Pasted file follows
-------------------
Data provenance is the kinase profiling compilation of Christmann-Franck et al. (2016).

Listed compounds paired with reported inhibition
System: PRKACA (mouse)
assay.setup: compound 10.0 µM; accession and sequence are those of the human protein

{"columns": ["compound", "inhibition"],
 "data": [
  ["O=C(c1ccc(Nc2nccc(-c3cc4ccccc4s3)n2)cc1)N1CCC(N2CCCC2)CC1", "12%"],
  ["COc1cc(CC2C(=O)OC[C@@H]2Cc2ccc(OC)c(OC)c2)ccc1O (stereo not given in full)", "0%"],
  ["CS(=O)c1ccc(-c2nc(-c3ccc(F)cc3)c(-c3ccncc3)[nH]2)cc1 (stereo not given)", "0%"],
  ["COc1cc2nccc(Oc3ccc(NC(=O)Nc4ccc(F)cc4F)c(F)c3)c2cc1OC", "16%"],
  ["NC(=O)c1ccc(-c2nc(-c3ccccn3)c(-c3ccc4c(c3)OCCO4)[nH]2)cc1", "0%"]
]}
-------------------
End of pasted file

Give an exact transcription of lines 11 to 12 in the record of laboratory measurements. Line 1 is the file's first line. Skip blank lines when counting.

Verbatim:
  ["NC(=O)c1ccc(-c2nc(-c3ccccn3)c(-c3ccc4c(c3)OCCO4)[nH]2)cc1", "0%"]
]}